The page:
Risky

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Status: Finished  |  Genre: Memoir  |  House: Footsteps, yarns and little fibs
Taking visitors to see the sights can be risky.

Submitted: January 30, 2019

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Submitted: January 30, 2019

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Whichever way you go, getting to Tanzania from New Zealand, takes about thirty six hours of flying time. Our first time was from Auckland via Los Angeles to Amsterdam and then down to Kilimanjaro Airport. In those days, Kilimanjaro Airport was a bit worse for wear and KLM was the only international airline that was prepared to pay the insurance cost to land there. Not only is it a long trip, it still is also expensive. Nevertheless, a few of our friends took the opportunity to visit us while we were there, a chance for them to see some of the continent and to taste a little of what we were experiencing in rural areas.

The son and daughter of our good friends arrived, each with a friend, all nice kids and all in their early twenties. We met them at the airport, the flight from Amsterdam as usual arrived at 9:00 pm. The arrival process could be a bit daunting for first time visitors because the lighting in the airport was dim, not helped by the varnished wood panelling and the African officials seemed to blend in with the gloom. The immigration process wasn’t as strict as it is now, so I was able to help them through with a few words of polite Swahili. Once through and on the road home, the kids noticed there was no street lighting, the only lights they saw were other vehicles leaving the airport and the odd household storm-lantern or candle along the way. The main road was sealed but the four kilometre stretch of clay track to our house was bumpy dusty and pitch black beyond the headlights.

Mbise heard us coming up the track and had opened the gate for us. His appearance was also dim. He wore an old, warm, brown coat that reached almost to the ground and in the murk it was only his welcome smile that showed up. The kids soon came to know him and enjoyed his company. It’s easy to become a little blasé about our daily sights and experiences, so it was refreshing to hear the excitement in the young voices as they reminded each other of what they had seen.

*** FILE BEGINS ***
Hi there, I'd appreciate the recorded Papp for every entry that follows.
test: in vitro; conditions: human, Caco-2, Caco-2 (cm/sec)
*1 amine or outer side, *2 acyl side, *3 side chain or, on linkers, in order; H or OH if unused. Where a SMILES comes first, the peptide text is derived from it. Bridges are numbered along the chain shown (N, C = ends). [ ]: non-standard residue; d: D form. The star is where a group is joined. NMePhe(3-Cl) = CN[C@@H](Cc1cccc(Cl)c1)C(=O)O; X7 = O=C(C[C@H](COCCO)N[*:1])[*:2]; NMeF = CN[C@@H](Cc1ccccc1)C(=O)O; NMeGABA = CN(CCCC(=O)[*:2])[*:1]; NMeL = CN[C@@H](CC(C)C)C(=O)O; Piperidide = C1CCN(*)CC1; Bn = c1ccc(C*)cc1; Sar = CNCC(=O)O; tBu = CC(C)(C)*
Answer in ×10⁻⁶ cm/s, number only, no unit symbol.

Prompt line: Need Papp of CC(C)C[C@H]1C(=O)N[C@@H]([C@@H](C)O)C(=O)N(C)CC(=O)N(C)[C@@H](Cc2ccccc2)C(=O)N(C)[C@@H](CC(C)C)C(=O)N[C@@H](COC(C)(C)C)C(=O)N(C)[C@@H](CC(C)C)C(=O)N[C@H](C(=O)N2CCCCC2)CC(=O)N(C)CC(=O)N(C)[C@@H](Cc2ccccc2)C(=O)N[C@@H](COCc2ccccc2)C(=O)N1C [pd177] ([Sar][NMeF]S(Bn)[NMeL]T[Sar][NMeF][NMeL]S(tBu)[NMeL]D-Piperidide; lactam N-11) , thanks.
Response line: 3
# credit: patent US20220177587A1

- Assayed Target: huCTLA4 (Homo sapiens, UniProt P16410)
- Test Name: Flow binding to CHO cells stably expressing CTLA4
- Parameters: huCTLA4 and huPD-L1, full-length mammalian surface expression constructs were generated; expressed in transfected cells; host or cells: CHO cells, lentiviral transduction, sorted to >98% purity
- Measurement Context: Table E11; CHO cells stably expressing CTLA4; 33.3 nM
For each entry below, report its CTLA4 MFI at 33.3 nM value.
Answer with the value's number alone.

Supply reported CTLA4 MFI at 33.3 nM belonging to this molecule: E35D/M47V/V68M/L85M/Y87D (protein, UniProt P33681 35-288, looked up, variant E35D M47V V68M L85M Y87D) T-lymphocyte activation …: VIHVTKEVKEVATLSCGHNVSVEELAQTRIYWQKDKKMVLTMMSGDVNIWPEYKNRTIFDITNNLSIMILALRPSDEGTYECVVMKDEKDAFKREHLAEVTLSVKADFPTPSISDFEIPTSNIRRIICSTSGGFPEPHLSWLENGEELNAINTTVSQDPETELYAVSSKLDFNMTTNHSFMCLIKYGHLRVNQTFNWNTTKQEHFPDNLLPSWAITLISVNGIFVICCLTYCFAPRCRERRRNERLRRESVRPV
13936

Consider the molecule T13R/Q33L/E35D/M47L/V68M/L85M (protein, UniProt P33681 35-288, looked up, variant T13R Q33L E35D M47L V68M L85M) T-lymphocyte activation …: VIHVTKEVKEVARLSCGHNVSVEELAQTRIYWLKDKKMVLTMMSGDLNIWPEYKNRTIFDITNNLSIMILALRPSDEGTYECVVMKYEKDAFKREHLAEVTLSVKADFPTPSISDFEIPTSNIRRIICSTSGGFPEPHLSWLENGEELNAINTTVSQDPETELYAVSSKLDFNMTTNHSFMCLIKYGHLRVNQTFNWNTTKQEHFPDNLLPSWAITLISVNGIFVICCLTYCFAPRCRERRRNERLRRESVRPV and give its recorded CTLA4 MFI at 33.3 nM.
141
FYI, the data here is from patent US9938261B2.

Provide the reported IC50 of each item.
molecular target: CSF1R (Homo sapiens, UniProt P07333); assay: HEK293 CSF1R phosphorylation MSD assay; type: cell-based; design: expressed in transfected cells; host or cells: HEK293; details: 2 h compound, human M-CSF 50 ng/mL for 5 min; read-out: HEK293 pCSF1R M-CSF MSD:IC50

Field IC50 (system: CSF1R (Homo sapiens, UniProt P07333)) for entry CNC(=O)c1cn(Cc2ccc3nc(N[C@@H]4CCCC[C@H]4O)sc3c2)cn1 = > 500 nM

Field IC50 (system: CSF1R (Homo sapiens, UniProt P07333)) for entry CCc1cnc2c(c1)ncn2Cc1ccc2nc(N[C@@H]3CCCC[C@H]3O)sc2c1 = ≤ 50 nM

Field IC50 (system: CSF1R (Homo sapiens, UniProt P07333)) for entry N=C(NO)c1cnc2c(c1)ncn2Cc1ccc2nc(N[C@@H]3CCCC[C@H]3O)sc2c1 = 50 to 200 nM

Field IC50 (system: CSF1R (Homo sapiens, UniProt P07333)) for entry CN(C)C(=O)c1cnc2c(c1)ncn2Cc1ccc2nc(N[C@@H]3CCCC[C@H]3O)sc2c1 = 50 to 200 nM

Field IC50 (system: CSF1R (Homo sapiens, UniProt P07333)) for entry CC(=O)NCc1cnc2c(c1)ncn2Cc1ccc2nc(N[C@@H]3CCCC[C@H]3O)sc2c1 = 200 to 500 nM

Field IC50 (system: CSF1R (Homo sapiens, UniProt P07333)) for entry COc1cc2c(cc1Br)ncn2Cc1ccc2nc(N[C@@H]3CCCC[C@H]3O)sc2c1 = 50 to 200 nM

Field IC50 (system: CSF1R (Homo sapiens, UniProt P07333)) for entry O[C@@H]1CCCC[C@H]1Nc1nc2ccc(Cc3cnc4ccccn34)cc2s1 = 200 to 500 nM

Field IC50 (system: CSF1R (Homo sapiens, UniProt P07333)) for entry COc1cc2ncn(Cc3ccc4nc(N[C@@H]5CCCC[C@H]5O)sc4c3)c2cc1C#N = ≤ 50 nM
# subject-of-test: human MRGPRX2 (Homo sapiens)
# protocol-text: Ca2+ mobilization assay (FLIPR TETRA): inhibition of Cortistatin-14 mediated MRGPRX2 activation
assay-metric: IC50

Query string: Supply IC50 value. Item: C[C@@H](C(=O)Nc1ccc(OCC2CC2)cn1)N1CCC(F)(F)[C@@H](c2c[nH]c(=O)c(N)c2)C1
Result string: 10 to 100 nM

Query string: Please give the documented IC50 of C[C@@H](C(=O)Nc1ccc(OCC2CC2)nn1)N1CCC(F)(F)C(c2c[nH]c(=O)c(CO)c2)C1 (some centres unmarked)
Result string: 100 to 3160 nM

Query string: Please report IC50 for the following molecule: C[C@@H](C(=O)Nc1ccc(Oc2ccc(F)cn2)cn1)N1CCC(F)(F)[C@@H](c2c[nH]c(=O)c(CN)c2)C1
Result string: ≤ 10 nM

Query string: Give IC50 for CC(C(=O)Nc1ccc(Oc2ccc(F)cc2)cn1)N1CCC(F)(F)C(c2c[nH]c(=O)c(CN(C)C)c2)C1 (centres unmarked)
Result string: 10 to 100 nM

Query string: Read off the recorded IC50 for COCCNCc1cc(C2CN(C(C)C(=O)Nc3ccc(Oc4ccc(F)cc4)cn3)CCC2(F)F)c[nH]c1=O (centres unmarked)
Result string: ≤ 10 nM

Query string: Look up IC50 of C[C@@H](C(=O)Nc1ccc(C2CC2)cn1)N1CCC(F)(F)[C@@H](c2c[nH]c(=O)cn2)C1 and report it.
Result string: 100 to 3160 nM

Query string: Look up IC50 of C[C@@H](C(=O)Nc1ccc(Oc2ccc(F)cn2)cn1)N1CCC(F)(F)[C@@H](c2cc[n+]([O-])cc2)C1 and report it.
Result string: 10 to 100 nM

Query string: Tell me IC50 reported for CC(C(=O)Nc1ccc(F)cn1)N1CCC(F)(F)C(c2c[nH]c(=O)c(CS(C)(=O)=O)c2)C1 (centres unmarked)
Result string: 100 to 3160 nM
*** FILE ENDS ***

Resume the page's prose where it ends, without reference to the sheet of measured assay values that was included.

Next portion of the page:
We gave the kids a couple of days to recover from jetlag and to walk around the village. First they met our nursery workers who tried to make them comfortable and tried to teach them a few Swahili words as well as showing off some of their English. Local kids also came, most of them curious, because the young attract the young, especially the local girls because of their fascination of the straight hair mzungu females have.

We didn’t allow people staying with us to break our routine too much because they wanted to see and experience what we were doing. There’s a subtle difference in attitude among Tanzanians. Back home when someone knocks at the door, its often a case of, ‘Who’s this?’ With initial expectation its a likely nuisance. But Tanzanians mean what they say, ‘Wagine ni baraka!’ Guests are a blessing. So taking visitors anywhere, afforded them a welcome they wouldn’t see at home. At schools, the kids would invariably sing for them, or perhaps put on an impromptu role play – often poking fun at me out of me and my dislike for goats. Depending on the school’s finances, a cup of tea or a soda would be produced and if I happened to be delivering trees, the guests planted one each as kumbukumbu, remembrance.